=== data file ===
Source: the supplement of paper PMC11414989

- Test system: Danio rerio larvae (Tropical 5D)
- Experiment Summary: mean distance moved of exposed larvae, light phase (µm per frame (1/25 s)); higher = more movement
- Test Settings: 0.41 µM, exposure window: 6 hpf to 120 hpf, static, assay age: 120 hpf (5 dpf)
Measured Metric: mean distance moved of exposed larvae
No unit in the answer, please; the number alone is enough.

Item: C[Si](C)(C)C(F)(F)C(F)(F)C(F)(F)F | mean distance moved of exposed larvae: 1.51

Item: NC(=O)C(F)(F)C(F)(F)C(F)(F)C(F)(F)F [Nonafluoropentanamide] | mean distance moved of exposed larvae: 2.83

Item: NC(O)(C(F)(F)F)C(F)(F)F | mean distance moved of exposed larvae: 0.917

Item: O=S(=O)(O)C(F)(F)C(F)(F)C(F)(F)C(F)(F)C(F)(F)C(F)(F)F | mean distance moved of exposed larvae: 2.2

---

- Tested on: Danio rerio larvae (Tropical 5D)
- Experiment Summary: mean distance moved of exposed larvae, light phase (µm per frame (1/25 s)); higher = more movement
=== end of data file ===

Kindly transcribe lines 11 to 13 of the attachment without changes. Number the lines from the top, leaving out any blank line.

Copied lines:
---

- Tested on: Danio rerio larvae (Tropical 5D)
- Experiment Summary: mean distance moved of exposed larvae, light phase (µm per frame (1/25 s)); higher = more movement